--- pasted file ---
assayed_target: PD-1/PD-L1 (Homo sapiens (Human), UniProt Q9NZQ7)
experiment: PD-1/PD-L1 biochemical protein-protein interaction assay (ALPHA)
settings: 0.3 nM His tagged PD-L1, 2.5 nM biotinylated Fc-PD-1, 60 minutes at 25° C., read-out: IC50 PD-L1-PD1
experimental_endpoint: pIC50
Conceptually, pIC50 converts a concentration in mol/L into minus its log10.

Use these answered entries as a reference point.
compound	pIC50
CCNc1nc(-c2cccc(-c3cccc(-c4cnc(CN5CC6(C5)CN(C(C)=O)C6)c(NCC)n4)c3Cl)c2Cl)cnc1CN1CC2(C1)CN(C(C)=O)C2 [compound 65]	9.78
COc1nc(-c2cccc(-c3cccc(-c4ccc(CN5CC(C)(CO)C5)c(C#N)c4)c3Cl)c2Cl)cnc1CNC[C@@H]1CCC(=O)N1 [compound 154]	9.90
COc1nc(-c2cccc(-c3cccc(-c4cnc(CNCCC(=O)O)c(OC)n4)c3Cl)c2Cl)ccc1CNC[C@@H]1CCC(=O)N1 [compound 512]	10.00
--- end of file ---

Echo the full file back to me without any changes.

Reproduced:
assayed_target: PD-1/PD-L1 (Homo sapiens (Human), UniProt Q9NZQ7)
experiment: PD-1/PD-L1 biochemical protein-protein interaction assay (ALPHA)
settings: 0.3 nM His tagged PD-L1, 2.5 nM biotinylated Fc-PD-1, 60 minutes at 25° C., read-out: IC50 PD-L1-PD1
experimental_endpoint: pIC50
Conceptually, pIC50 converts a concentration in mol/L into minus its log10.

Use these answered entries as a reference point.
compound	pIC50
CCNc1nc(-c2cccc(-c3cccc(-c4cnc(CN5CC6(C5)CN(C(C)=O)C6)c(NCC)n4)c3Cl)c2Cl)cnc1CN1CC2(C1)CN(C(C)=O)C2 [compound 65]	9.78
COc1nc(-c2cccc(-c3cccc(-c4ccc(CN5CC(C)(CO)C5)c(C#N)c4)c3Cl)c2Cl)cnc1CNC[C@@H]1CCC(=O)N1 [compound 154]	9.90
COc1nc(-c2cccc(-c3cccc(-c4cnc(CNCCC(=O)O)c(OC)n4)c3Cl)c2Cl)ccc1CNC[C@@H]1CCC(=O)N1 [compound 512]	10.00